Rehabilitation : Post Surgery & Trauma
An injury is never limited to the damaged tissue. On the contrary, it always impacts the surrounding area and sometimes the whole body. Following a trauma or an operation, pain often limits movements. If pain is an essential body reaction to prevent further injury, on a medium and long term it has important negative repercussion.
To avoid pain, patients develop compensations modifying their posture, their walking pattern or even their life style (less physical activity and social interaction).
These compensations often lead to vicious circles where the new posture or gait will overload other muscles or joints creating new pain. The lack of sport contributes to muscle wasting and lack of social interaction to depression.
Therefore, rehabilitation aims not only to treat the initial injury but also to reduce or prevent compensations and their negative effects. In order to enable and support patients to recover or adjust, to achieve their full potential and to live as full and active live as possible.
Most orthopaedic rehabilitations, after trauma or surgery, follow the same stages:
- Reduce inflammation including decreasing swelling and pain
- Restore joint range of motion by limiting muscle guarding and using passive mobilisation techniques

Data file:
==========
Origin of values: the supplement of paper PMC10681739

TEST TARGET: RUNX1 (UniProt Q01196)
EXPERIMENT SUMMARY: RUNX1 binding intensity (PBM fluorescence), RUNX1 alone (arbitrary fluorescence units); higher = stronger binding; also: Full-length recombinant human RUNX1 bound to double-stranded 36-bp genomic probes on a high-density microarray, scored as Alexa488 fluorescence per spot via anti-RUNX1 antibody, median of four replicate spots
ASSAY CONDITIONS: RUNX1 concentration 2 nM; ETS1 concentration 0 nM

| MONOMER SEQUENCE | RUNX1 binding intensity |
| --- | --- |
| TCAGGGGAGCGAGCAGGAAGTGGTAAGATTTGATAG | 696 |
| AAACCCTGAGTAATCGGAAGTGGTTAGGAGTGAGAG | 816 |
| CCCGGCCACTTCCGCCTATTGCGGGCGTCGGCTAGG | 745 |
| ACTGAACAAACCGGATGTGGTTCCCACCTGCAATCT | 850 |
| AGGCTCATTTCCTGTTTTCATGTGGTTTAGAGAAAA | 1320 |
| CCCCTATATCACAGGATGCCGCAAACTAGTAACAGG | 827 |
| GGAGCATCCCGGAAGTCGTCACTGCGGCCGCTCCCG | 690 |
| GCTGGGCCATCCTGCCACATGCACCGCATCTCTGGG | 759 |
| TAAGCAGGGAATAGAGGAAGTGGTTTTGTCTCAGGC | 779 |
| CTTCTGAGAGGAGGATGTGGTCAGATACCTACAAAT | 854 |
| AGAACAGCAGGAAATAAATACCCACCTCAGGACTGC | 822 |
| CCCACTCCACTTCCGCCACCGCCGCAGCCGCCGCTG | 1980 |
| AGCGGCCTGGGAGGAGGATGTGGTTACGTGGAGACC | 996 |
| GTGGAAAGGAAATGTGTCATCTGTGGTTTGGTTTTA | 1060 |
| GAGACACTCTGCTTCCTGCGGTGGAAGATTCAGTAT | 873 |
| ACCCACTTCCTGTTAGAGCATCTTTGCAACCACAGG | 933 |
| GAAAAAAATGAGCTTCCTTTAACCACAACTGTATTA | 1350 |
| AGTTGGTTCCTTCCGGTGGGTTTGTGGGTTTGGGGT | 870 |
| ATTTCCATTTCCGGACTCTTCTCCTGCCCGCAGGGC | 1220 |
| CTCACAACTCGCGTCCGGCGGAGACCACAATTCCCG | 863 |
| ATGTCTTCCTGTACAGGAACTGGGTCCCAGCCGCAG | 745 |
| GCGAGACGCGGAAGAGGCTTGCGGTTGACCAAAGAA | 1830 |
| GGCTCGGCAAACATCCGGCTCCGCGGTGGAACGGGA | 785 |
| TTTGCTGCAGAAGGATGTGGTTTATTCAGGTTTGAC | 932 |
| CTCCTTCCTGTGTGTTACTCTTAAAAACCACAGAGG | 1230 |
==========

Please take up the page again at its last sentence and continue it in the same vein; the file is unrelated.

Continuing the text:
- Increase muscle strength using different level of exercises (open/close chain, resistance, analytic/functional)
- Enhance proprioception and stability
- Reathletisation (prepare return to sport)
The length of each stage varies in function of the initial injury, patient goals and may overlap.
After surgery abdominal surgery (C-section, appendectomy…), the surgeon cut through different layer of muscles, fascia and organ. Thanks to the scaring process, these layers will close completely. Unfortunately, it also create new link between these layers called adhesions.
These adhesions are problematic as they prevent movement and the normal function of the different tissue. For example, an adhesion between muscular tissue and organ will diminish the contraction of the muscle and may trigger pain.
Thanks to Visceral Osteopathy, the therapist will not only target tissue-restricted areas in your abdomen and work to bring back their elasticity, but will also use an holistic approach to analyse how the abdominal dysfunction impact the rest of your body with a special interest in diaphragm and posture compensation.
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